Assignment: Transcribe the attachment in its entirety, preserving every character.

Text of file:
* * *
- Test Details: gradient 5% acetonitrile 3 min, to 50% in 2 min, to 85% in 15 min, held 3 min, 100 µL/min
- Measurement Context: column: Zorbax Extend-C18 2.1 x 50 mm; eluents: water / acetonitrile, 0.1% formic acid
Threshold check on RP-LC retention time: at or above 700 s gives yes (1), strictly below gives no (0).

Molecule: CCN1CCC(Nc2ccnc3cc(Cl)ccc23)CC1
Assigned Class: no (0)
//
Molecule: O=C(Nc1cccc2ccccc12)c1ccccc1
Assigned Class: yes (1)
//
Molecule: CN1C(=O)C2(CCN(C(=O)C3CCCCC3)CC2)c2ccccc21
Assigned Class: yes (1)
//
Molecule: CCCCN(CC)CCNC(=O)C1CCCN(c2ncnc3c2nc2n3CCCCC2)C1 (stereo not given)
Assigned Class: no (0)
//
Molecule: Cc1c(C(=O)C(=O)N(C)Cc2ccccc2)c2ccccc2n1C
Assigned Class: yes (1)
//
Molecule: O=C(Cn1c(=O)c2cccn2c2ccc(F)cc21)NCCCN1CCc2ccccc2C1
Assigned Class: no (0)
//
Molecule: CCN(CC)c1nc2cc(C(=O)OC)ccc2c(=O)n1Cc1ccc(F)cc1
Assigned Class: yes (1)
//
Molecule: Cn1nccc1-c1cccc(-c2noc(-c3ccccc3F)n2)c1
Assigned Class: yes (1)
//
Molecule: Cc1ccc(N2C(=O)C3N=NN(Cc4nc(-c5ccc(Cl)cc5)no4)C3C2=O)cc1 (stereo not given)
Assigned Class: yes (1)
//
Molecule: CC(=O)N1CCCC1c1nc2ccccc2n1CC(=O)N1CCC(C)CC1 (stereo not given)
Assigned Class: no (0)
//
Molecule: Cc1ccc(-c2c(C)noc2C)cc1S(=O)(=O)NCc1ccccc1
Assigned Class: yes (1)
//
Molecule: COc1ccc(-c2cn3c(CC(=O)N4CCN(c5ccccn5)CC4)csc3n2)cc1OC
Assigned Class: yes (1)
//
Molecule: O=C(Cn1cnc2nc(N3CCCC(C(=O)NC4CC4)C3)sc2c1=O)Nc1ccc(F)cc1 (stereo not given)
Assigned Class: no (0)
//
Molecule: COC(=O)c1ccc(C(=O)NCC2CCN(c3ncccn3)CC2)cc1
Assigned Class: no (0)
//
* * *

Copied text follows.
- Test Details: gradient 5% acetonitrile 3 min, to 50% in 2 min, to 85% in 15 min, held 3 min, 100 µL/min
- Measurement Context: column: Zorbax Extend-C18 2.1 x 50 mm; eluents: water / acetonitrile, 0.1% formic acid
Threshold check on RP-LC retention time: at or above 700 s gives yes (1), strictly below gives no (0).

Molecule: CCN1CCC(Nc2ccnc3cc(Cl)ccc23)CC1
Assigned Class: no (0)
//
Molecule: O=C(Nc1cccc2ccccc12)c1ccccc1
Assigned Class: yes (1)
//
Molecule: CN1C(=O)C2(CCN(C(=O)C3CCCCC3)CC2)c2ccccc21
Assigned Class: yes (1)
//
Molecule: CCCCN(CC)CCNC(=O)C1CCCN(c2ncnc3c2nc2n3CCCCC2)C1 (stereo not given)
Assigned Class: no (0)
//
Molecule: Cc1c(C(=O)C(=O)N(C)Cc2ccccc2)c2ccccc2n1C
Assigned Class: yes (1)
//
Molecule: O=C(Cn1c(=O)c2cccn2c2ccc(F)cc21)NCCCN1CCc2ccccc2C1
Assigned Class: no (0)
//
Molecule: CCN(CC)c1nc2cc(C(=O)OC)ccc2c(=O)n1Cc1ccc(F)cc1
Assigned Class: yes (1)
//
Molecule: Cn1nccc1-c1cccc(-c2noc(-c3ccccc3F)n2)c1
Assigned Class: yes (1)
//
Molecule: Cc1ccc(N2C(=O)C3N=NN(Cc4nc(-c5ccc(Cl)cc5)no4)C3C2=O)cc1 (stereo not given)
Assigned Class: yes (1)
//
Molecule: CC(=O)N1CCCC1c1nc2ccccc2n1CC(=O)N1CCC(C)CC1 (stereo not given)
Assigned Class: no (0)
//
Molecule: Cc1ccc(-c2c(C)noc2C)cc1S(=O)(=O)NCc1ccccc1
Assigned Class: yes (1)
//
Molecule: COc1ccc(-c2cn3c(CC(=O)N4CCN(c5ccccn5)CC4)csc3n2)cc1OC
Assigned Class: yes (1)
//
Molecule: O=C(Cn1cnc2nc(N3CCCC(C(=O)NC4CC4)C3)sc2c1=O)Nc1ccc(F)cc1 (stereo not given)
Assigned Class: no (0)
//
Molecule: COC(=O)c1ccc(C(=O)NCC2CCN(c3ncccn3)CC2)cc1
Assigned Class: no (0)
//